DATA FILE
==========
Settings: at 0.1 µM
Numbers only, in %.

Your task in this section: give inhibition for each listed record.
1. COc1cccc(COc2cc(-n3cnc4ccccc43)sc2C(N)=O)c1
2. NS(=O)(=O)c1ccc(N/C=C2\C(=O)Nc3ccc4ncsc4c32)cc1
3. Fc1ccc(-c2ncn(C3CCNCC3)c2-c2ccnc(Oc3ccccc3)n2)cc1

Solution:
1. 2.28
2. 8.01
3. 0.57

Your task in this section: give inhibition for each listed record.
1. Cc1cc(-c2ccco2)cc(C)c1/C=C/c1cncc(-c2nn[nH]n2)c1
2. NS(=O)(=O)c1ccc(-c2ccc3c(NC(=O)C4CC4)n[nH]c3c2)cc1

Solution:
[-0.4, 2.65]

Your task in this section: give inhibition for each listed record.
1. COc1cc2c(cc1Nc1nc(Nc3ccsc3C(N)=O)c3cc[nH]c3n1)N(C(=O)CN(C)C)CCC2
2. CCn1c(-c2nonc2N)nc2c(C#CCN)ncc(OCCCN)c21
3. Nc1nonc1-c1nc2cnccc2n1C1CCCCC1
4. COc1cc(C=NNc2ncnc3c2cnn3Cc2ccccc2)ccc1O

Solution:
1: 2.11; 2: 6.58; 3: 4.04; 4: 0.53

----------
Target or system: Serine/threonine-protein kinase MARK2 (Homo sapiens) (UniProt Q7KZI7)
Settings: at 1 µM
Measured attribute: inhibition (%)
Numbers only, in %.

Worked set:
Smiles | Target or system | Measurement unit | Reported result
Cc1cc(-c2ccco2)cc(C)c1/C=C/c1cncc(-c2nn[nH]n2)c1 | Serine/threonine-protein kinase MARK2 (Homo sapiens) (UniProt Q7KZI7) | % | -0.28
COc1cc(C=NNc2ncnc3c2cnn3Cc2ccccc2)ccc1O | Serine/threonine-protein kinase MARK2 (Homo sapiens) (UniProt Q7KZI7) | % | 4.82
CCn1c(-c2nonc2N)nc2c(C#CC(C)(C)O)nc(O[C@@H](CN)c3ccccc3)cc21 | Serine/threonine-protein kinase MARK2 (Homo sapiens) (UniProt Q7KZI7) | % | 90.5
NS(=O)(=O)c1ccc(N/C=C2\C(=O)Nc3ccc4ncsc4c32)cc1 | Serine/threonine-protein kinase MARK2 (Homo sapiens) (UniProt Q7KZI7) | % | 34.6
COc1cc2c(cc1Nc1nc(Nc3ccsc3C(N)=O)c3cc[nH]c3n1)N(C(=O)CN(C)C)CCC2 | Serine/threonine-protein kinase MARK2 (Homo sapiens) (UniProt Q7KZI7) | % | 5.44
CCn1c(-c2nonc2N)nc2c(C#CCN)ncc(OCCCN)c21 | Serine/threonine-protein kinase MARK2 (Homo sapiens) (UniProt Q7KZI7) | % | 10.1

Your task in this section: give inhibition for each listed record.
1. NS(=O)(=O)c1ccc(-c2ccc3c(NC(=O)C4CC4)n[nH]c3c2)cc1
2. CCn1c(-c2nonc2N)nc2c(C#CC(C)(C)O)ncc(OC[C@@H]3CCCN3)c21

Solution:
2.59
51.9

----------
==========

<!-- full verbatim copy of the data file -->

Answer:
Settings: at 0.1 µM
Numbers only, in %.

Your task in this section: give inhibition for each listed record.
1. COc1cccc(COc2cc(-n3cnc4ccccc43)sc2C(N)=O)c1
2. NS(=O)(=O)c1ccc(N/C=C2\C(=O)Nc3ccc4ncsc4c32)cc1
3. Fc1ccc(-c2ncn(C3CCNCC3)c2-c2ccnc(Oc3ccccc3)n2)cc1

Solution:
1. 2.28
2. 8.01
3. 0.57

Your task in this section: give inhibition for each listed record.
1. Cc1cc(-c2ccco2)cc(C)c1/C=C/c1cncc(-c2nn[nH]n2)c1
2. NS(=O)(=O)c1ccc(-c2ccc3c(NC(=O)C4CC4)n[nH]c3c2)cc1

Solution:
[-0.4, 2.65]

Your task in this section: give inhibition for each listed record.
1. COc1cc2c(cc1Nc1nc(Nc3ccsc3C(N)=O)c3cc[nH]c3n1)N(C(=O)CN(C)C)CCC2
2. CCn1c(-c2nonc2N)nc2c(C#CCN)ncc(OCCCN)c21
3. Nc1nonc1-c1nc2cnccc2n1C1CCCCC1
4. COc1cc(C=NNc2ncnc3c2cnn3Cc2ccccc2)ccc1O

Solution:
1: 2.11; 2: 6.58; 3: 4.04; 4: 0.53

----------
Target or system: Serine/threonine-protein kinase MARK2 (Homo sapiens) (UniProt Q7KZI7)
Settings: at 1 µM
Measured attribute: inhibition (%)
Numbers only, in %.

Worked set:
Smiles | Target or system | Measurement unit | Reported result
Cc1cc(-c2ccco2)cc(C)c1/C=C/c1cncc(-c2nn[nH]n2)c1 | Serine/threonine-protein kinase MARK2 (Homo sapiens) (UniProt Q7KZI7) | % | -0.28
COc1cc(C=NNc2ncnc3c2cnn3Cc2ccccc2)ccc1O | Serine/threonine-protein kinase MARK2 (Homo sapiens) (UniProt Q7KZI7) | % | 4.82
CCn1c(-c2nonc2N)nc2c(C#CC(C)(C)O)nc(O[C@@H](CN)c3ccccc3)cc21 | Serine/threonine-protein kinase MARK2 (Homo sapiens) (UniProt Q7KZI7) | % | 90.5
NS(=O)(=O)c1ccc(N/C=C2\C(=O)Nc3ccc4ncsc4c32)cc1 | Serine/threonine-protein kinase MARK2 (Homo sapiens) (UniProt Q7KZI7) | % | 34.6
COc1cc2c(cc1Nc1nc(Nc3ccsc3C(N)=O)c3cc[nH]c3n1)N(C(=O)CN(C)C)CCC2 | Serine/threonine-protein kinase MARK2 (Homo sapiens) (UniProt Q7KZI7) | % | 5.44
CCn1c(-c2nonc2N)nc2c(C#CCN)ncc(OCCCN)c21 | Serine/threonine-protein kinase MARK2 (Homo sapiens) (UniProt Q7KZI7) | % | 10.1

Your task in this section: give inhibition for each listed record.
1. NS(=O)(=O)c1ccc(-c2ccc3c(NC(=O)C4CC4)n[nH]c3c2)cc1
2. CCn1c(-c2nonc2N)nc2c(C#CC(C)(C)O)ncc(OC[C@@H]3CCCN3)c21

Solution:
2.59
51.9

----------